You must check out the Danish costume drama A Royal Affair. It is based on the true story of a fiery and forbidden romance between an insane Danish king, his royal physician, and the independent-minded Queen. This affair leads to a revolt that changes a nation.
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If you enjoy a fast-paced, witty romance with tons of attitude, then you will love Susan Elizabeth Phillips’ It Had to Be You! A socialite’s father dies, leaving her a Chicago football team. Sadly, she hates football! Enter the gorgeous head coach and sparks fly!
Librarian Josh Hanagarne can bend horse-shoes. He’s also a bright, witty, semi-believing Mormon living with a severe form of Tourette Syndrome. The World’s Strongest Librarian is a memoir of love, books, and family, spiced with tales of eccentric library patrons and Josh’s wry account of his journey with Tourette’s.
Julie of Research Service recommends Vegetable Literacy by Deborah Madison:
Part cookbook, part gardening guide, part botany lesson, Vegetable Literacy packs a wealth of information for the curious kitchen gardener. Deborah Madison is a veteran writer of at least a dozen vegetarian cookbooks and this latest brings all her knowledge and expertise into one beautifully-illustrated volume. Organized into 12 chapters, Madison groups vegetables according to botanical family and explains the relationships between the plants in each grouping. Each vegetable has its own section with recipes, growing tips, and recommended varieties. Madison provides a foundation for improvisation in the kitchen by sharing her botanic and culinary knowledge of vegetables so that readers will have the tools to successfully create their own unique flavor combinations.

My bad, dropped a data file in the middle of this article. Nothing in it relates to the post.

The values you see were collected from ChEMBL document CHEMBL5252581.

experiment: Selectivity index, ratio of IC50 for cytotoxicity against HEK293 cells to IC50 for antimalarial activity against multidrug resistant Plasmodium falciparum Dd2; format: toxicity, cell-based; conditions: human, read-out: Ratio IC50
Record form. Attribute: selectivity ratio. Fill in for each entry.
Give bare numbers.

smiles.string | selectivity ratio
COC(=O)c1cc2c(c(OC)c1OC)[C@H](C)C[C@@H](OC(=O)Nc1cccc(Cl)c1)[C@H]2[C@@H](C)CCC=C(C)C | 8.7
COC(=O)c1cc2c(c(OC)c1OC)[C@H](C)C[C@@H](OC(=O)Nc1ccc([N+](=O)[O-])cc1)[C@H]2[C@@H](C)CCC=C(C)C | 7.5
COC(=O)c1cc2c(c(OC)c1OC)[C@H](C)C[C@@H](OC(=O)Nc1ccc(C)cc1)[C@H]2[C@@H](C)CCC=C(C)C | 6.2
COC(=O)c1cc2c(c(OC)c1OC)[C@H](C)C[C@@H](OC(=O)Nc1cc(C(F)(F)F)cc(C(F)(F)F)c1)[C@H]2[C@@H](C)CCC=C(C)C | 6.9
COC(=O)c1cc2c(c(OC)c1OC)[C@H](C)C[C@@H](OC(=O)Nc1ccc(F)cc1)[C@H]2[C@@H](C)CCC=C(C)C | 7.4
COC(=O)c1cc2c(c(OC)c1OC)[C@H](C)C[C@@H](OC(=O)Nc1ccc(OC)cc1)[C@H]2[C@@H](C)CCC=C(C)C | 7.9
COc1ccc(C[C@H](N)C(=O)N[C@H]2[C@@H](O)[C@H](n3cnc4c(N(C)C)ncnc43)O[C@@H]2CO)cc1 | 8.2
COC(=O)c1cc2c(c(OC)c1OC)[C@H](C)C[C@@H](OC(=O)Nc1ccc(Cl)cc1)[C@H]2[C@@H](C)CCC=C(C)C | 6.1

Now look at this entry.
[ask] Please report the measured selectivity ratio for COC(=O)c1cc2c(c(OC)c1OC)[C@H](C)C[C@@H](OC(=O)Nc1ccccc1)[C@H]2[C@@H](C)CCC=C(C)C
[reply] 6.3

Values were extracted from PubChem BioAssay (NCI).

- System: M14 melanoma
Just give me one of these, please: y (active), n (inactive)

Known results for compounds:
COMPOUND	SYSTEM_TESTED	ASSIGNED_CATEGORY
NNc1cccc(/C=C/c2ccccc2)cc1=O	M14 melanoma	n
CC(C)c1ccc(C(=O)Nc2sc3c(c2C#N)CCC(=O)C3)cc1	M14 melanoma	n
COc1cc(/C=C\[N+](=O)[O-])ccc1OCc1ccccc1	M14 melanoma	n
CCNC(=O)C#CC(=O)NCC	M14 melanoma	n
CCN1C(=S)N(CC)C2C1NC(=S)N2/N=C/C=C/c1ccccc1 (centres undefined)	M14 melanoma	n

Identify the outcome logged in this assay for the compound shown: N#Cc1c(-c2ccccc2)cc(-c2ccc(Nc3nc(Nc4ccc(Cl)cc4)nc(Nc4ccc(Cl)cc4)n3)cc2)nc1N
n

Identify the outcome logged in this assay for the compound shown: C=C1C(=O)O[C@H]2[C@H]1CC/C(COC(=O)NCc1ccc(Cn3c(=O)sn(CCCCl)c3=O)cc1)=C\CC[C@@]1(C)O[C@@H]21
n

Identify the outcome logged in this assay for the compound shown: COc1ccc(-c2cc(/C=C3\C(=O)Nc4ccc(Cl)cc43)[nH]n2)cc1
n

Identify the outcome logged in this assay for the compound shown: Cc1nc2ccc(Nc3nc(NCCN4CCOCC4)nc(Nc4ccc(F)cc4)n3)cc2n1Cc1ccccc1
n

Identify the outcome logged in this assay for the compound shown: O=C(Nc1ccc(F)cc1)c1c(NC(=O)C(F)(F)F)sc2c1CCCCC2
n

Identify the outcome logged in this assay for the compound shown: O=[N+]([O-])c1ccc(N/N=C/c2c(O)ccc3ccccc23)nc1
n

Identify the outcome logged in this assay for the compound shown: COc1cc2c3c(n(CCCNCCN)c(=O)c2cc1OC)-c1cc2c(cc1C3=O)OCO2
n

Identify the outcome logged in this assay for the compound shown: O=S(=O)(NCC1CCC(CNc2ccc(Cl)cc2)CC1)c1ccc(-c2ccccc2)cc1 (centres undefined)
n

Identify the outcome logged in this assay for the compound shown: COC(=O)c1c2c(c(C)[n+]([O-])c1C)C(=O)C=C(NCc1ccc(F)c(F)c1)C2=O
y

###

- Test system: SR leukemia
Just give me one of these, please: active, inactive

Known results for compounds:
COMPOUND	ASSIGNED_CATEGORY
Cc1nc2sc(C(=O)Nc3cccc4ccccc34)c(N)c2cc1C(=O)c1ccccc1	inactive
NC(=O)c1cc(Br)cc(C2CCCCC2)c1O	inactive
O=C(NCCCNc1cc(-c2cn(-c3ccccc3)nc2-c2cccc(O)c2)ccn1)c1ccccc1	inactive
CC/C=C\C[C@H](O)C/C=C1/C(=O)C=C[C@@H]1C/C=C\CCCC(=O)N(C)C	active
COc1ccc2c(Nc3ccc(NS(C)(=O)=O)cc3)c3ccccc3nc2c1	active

It’s New York City in 1938. Katy Kontent moves from the secretarial pool at a law firm to the upper echelon of society. In Rules of Civility, Amor Towles creates a wonderful depiction of life in New York City filled with witty dialogue, intense friendships, and a fabulous heroine.
The Girl who Played Go is a touching, intimate novel set in the 1930s. A Japanese soldier and a teenage girl both struggle with their roles in Manchurian-Chinese society. The Chinese strategy game of Go, which draws the characters together, is a metaphor for their lives in search of self.
Martin Scorsese directed George Harrison: Living in the Material World — a fascinating look at George Harrison’s life, focused on the period after he found success with the Fab Four. Displaying personal strife, finding his spiritual self, and the way he expertly created music, this is a must-see for any fan.
Summertime begs a soundtrack that can back both active afternoons and sultry evenings. For a fun, bluesy, energizing mix, try Marcia Ball’s Peace, Love & BBQ. The influence of her Texas/Louisiana upbringing gleams in the pep of her piano and in her soulful singing. Just try to sit still!
Looking for a hero? Find one here as Ioan Gruffudd portrays William Wilberforce – a man’s whose passion and perseverance over 26 years culminated in the abolishment of the slave trade in the British Empire. Benedict Cumberbatch plays his friend and ally, William Pitt, making Amazing Grace a sure bet!
Donna S. of Fiction/AV/Teen Services recommends Brothers Emanuel: A Memoir of an American Family by Ezekiel J. Emanuel:
You may know the name, Rahm Emanuel. He worked on the campaign to elect President Bill Clinton, was Chief of Staff for President Barack Obama, and is currently the mayor of Chicago – but he is not the only talented Emanuel. Ari is the Hollywood super-agent who inspired the character Ari Gold on Entourage and Ezekiel is one of the world’s leading bioethicists and oncologists. Brothers Emanuel tells the stories of three rambunctious, overachieving brothers growing up Jewish in Chicago during the ‘60s and ‘70s with a civil rights activist mother and an immigrant physician father. It is also an examination of how three such extraordinary go-getters could develop out of a family of modest beginnings.